You could definitely conduct assessments on your successor pool to determine their gaps and set the direction for their development. However, typically we recommend assessing individuals before they are identified as successors by looking at potential for the successive role. These results can be used to determine their suitability for succession, and can also then feed into their development journey. Low potential represents possible limitations, while high potential (without demonstrated skill) represents room for development.
Consideration for succession needs to be based on objective criteria, e.g. potential for the successive role, qualifications and so on. These organisational requirements need to be weighed against the individual's perspective as well. The 9-box matrix has been around for a while, but is not always used effectively. It is still probably the best way to visualise performance vs. potential of possible successors. What has improved dramatically is our ability to objectively plot both potential and performance from multiple sources and integrate this with qualitative input from all stakeholders.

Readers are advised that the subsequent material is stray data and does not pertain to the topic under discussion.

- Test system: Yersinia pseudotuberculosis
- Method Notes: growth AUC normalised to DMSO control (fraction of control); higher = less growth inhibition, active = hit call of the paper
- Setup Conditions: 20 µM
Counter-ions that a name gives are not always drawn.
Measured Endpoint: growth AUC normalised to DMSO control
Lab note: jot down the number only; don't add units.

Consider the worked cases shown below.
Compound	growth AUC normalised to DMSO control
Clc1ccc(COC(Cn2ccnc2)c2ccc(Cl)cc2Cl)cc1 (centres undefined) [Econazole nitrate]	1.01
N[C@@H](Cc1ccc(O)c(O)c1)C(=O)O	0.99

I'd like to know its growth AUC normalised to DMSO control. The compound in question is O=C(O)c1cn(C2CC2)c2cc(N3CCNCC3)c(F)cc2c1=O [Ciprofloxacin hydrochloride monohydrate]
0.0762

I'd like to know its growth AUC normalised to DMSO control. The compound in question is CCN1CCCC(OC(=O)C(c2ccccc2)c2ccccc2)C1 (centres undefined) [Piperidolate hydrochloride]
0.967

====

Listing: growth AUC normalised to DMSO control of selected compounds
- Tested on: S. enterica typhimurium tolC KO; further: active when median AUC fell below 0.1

HFMtalentindex has pioneered the measurement of Learning Agility for both decision making and development. Our Learning Agility reports are based on psychometrics validated, standardised and normed for South Africa and internationally benchmarked. Furthermore, development is facilitated via an interactive, online development tool that is automatically individualised per person. For more information on how we measure Agility and the types of outcomes, click here.